The biofuel boom that never was

Plants have been quietly scrapped.

(Photo: Roelof Bos/Getty Images)

(Photo: Roelof Bos/Getty Images)

Seven years ago, Alberta’s agricultural heartland eagerly awaited the birth of a new industry. Huge investments were announced for biofuel plants for Vegreville, Rimbey and Stettler. An ethanol and biodiesel refinery to be built in Innisfail promised to be the largest of its kind in North America.

Sadly for these towns—and the farmers who might have supplied the plants with feedstock—none of these projects has come to fruition. In March, the president of Dominion Energy Services, lead proponent of the Innisfail plant, unceremoniously returned a $4.6-million grant to the Alberta government, having never broken ground. “It was a bit of a mess,” Curtis Chandler says of misaligned government incentives meant to help the industry bloom.

Following the lead of the Bush administration in the U.S., Canada’s federal and provincial governments set minimum renewable-fuel content standards and allotted hundreds of millions of dollars to support fledging producers with credit programs. But today the enthusiasm has waned. “The overall industry hasn’t developed at the speed we thought it would,” says Kimberly Budd, a spokesperson for Alberta Energy.

The Alberta government closed its producer credit program to new applicants last month. It will have issued $440 million by the time it winds up in 2016. The province requires 5% renewable-fuel content in gasoline and 2% in diesel, which amounts to 400 million litres a year. But Alberta produces only 51 million litres a year today, and imports the rest.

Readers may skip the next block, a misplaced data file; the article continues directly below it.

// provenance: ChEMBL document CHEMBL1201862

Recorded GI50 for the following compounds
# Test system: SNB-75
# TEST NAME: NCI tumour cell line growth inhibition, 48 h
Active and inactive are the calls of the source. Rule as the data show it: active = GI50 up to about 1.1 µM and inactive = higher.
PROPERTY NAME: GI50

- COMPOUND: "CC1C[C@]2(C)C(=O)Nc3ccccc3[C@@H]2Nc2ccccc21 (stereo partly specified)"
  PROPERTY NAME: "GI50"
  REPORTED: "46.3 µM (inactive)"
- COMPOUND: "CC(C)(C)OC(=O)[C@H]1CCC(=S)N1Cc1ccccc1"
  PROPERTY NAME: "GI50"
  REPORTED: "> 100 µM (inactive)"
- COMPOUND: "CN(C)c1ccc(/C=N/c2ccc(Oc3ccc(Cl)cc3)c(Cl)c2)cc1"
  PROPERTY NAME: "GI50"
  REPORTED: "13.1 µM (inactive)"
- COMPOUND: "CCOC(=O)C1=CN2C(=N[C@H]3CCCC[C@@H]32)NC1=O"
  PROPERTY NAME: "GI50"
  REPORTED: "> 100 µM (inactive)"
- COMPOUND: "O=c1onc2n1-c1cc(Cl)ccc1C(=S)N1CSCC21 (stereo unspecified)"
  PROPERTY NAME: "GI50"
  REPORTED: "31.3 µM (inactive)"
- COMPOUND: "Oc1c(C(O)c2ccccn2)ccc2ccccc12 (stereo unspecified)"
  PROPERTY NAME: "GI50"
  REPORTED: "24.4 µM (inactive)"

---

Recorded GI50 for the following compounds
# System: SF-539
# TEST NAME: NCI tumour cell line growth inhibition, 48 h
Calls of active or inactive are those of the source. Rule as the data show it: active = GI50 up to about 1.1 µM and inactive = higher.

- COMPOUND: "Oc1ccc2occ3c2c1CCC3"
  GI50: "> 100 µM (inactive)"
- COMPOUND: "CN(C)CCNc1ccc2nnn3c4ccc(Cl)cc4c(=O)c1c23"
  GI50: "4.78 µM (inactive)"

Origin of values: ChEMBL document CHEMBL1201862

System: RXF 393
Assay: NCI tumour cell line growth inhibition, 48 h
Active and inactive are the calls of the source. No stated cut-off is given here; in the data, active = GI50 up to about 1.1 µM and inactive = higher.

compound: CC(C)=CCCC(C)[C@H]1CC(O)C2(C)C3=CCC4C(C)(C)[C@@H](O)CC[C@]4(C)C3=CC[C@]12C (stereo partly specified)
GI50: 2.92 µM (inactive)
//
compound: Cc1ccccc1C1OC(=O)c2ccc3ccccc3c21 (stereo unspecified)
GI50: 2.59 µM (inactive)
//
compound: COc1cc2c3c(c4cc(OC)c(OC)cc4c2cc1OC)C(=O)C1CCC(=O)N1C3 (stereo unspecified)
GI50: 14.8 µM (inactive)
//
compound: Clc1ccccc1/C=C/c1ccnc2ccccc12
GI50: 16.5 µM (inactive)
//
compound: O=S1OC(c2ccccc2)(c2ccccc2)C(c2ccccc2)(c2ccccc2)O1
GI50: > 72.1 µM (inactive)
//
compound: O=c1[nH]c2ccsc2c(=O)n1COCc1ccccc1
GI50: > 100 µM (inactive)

Dominion’s plant alone would have produced 150 million litres. But private funding for such projects evaporated after the financial crisis in 2008. The owner of a biodiesel demonstration facility in Airdrie who had ambitions to build as many as 12 plants in Western Canada has dropped those plans and converted the existing facility to make canola oil—for cooking purposes. Western Biodiesel Inc. stopped production at its High River facility in 2010; it recently went into receivership.

The biggest issue, Chandler says, was that the federal and provincial programs weren’t properly aligned. Funding under Alberta’s producer credit was based on the number of successful applicants each year, making financing a “moving target.” The federal renewable fuels program insisted on a prohibitively tight construction timeline.

Not every biofuel plant proposal has gone bust. There are two renewable-fuels facilities operating and four more under way in Alberta. North America’s largest biodiesel plant, spearheaded by Archer Daniels Midland, should be operating in Lloydminster by the end of the year.

The prospects for growth beyond that point are slim, though. The U.S. ethanol industry is so overbuilt that plants are idling today. (A few years ago, “you could have named your dog ‘Ethanol’ and taken it public,” Chandler says.) As for biodiesel, new construction is unlikely without government assistance. Not only is Alberta’s program kaput, Ottawa no longer accepts applicants to its renewable-fuels program. The Canadian Renewable Fuels Association lobbied to reopen it to feed biodiesel plant construction, but the federal government opted not to earlier this year.

“We had the ability to create an additional billion dollars in economic growth, and create over a thousand new jobs,” says president Scott Thurlow. “None of those benefits will come to light.” The association hopes the feds will consider raising the biodiesel content requirement to 5% from 2% to stimulate additional demand. Unless that happens, we’ll still be awaiting the biofuels boom.